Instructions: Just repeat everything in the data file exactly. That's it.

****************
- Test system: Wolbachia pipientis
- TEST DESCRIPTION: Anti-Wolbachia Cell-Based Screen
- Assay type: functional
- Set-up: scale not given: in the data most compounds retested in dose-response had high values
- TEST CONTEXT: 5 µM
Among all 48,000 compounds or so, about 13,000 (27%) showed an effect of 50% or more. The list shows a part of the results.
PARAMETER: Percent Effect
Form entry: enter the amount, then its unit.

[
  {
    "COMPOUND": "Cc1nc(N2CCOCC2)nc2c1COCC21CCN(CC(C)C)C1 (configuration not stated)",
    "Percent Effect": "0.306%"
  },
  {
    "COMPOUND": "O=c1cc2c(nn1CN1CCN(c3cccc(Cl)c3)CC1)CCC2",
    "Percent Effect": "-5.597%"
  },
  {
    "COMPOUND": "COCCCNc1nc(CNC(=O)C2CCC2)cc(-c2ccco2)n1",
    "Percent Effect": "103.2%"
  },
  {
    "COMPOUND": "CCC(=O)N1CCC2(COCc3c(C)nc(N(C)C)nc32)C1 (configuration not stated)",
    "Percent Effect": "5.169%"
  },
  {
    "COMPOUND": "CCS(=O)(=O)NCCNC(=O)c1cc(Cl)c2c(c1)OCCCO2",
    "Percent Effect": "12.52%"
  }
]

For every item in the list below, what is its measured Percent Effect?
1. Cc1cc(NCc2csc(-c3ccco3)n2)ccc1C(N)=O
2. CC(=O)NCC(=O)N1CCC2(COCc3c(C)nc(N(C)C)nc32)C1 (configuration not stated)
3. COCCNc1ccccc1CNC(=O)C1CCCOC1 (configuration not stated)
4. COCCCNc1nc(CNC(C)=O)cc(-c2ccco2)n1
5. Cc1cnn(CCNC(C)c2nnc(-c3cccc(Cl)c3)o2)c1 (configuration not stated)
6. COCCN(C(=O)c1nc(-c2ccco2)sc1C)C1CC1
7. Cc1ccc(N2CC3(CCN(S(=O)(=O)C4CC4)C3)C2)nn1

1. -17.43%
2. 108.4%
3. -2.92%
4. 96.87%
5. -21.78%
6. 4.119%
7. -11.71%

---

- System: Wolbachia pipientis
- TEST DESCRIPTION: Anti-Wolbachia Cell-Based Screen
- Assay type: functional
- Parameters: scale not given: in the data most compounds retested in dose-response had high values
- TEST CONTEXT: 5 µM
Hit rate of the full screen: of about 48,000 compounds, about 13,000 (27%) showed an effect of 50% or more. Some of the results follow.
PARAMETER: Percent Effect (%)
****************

- Test system: Wolbachia pipientis
- TEST DESCRIPTION: Anti-Wolbachia Cell-Based Screen
- Assay type: functional
- Set-up: scale not given: in the data most compounds retested in dose-response had high values
- TEST CONTEXT: 5 µM
Among all 48,000 compounds or so, about 13,000 (27%) showed an effect of 50% or more. The list shows a part of the results.
PARAMETER: Percent Effect
Form entry: enter the amount, then its unit.

[
  {
    "COMPOUND": "Cc1nc(N2CCOCC2)nc2c1COCC21CCN(CC(C)C)C1 (configuration not stated)",
    "Percent Effect": "0.306%"
  },
  {
    "COMPOUND": "O=c1cc2c(nn1CN1CCN(c3cccc(Cl)c3)CC1)CCC2",
    "Percent Effect": "-5.597%"
  },
  {
    "COMPOUND": "COCCCNc1nc(CNC(=O)C2CCC2)cc(-c2ccco2)n1",
    "Percent Effect": "103.2%"
  },
  {
    "COMPOUND": "CCC(=O)N1CCC2(COCc3c(C)nc(N(C)C)nc32)C1 (configuration not stated)",
    "Percent Effect": "5.169%"
  },
  {
    "COMPOUND": "CCS(=O)(=O)NCCNC(=O)c1cc(Cl)c2c(c1)OCCCO2",
    "Percent Effect": "12.52%"
  }
]

For every item in the list below, what is its measured Percent Effect?
1. Cc1cc(NCc2csc(-c3ccco3)n2)ccc1C(N)=O
2. CC(=O)NCC(=O)N1CCC2(COCc3c(C)nc(N(C)C)nc32)C1 (configuration not stated)
3. COCCNc1ccccc1CNC(=O)C1CCCOC1 (configuration not stated)
4. COCCCNc1nc(CNC(C)=O)cc(-c2ccco2)n1
5. Cc1cnn(CCNC(C)c2nnc(-c3cccc(Cl)c3)o2)c1 (configuration not stated)
6. COCCN(C(=O)c1nc(-c2ccco2)sc1C)C1CC1
7. Cc1ccc(N2CC3(CCN(S(=O)(=O)C4CC4)C3)C2)nn1

1. -17.43%
2. 108.4%
3. -2.92%
4. 96.87%
5. -21.78%
6. 4.119%
7. -11.71%

---

- System: Wolbachia pipientis
- TEST DESCRIPTION: Anti-Wolbachia Cell-Based Screen
- Assay type: functional
- Parameters: scale not given: in the data most compounds retested in dose-response had high values
- TEST CONTEXT: 5 µM
Hit rate of the full screen: of about 48,000 compounds, about 13,000 (27%) showed an effect of 50% or more. Some of the results follow.
PARAMETER: Percent Effect (%)